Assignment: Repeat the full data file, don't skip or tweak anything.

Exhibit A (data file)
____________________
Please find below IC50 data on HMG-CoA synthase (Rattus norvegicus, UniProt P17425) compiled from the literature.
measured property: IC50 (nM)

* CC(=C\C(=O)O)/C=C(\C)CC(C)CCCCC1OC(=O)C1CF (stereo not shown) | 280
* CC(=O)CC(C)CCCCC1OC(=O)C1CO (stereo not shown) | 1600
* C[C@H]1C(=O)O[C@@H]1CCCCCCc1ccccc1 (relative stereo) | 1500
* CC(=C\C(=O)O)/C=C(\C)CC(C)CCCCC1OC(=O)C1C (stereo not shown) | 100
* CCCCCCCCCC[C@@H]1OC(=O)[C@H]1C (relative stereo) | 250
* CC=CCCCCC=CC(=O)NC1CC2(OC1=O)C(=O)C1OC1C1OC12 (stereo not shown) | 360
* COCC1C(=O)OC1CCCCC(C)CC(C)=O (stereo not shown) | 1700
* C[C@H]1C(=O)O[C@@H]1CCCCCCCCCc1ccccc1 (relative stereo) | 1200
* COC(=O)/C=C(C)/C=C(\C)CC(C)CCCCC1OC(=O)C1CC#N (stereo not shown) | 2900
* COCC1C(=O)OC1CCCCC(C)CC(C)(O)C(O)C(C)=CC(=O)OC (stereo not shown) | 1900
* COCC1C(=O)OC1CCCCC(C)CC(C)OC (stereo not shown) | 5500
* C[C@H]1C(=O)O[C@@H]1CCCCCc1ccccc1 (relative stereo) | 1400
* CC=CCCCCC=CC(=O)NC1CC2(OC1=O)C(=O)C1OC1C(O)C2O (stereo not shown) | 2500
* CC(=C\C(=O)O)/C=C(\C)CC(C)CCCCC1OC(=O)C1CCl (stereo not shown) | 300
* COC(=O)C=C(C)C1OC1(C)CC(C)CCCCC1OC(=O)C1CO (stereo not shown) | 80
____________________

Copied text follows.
Please find below IC50 data on HMG-CoA synthase (Rattus norvegicus, UniProt P17425) compiled from the literature.
measured property: IC50 (nM)

* CC(=C\C(=O)O)/C=C(\C)CC(C)CCCCC1OC(=O)C1CF (stereo not shown) | 280
* CC(=O)CC(C)CCCCC1OC(=O)C1CO (stereo not shown) | 1600
* C[C@H]1C(=O)O[C@@H]1CCCCCCc1ccccc1 (relative stereo) | 1500
* CC(=C\C(=O)O)/C=C(\C)CC(C)CCCCC1OC(=O)C1C (stereo not shown) | 100
* CCCCCCCCCC[C@@H]1OC(=O)[C@H]1C (relative stereo) | 250
* CC=CCCCCC=CC(=O)NC1CC2(OC1=O)C(=O)C1OC1C1OC12 (stereo not shown) | 360
* COCC1C(=O)OC1CCCCC(C)CC(C)=O (stereo not shown) | 1700
* C[C@H]1C(=O)O[C@@H]1CCCCCCCCCc1ccccc1 (relative stereo) | 1200
* COC(=O)/C=C(C)/C=C(\C)CC(C)CCCCC1OC(=O)C1CC#N (stereo not shown) | 2900
* COCC1C(=O)OC1CCCCC(C)CC(C)(O)C(O)C(C)=CC(=O)OC (stereo not shown) | 1900
* COCC1C(=O)OC1CCCCC(C)CC(C)OC (stereo not shown) | 5500
* C[C@H]1C(=O)O[C@@H]1CCCCCc1ccccc1 (relative stereo) | 1400
* CC=CCCCCC=CC(=O)NC1CC2(OC1=O)C(=O)C1OC1C(O)C2O (stereo not shown) | 2500
* CC(=C\C(=O)O)/C=C(\C)CC(C)CCCCC1OC(=O)C1CCl (stereo not shown) | 300
* COC(=O)C=C(C)C1OC1(C)CC(C)CCCCC1OC(=O)C1CO (stereo not shown) | 80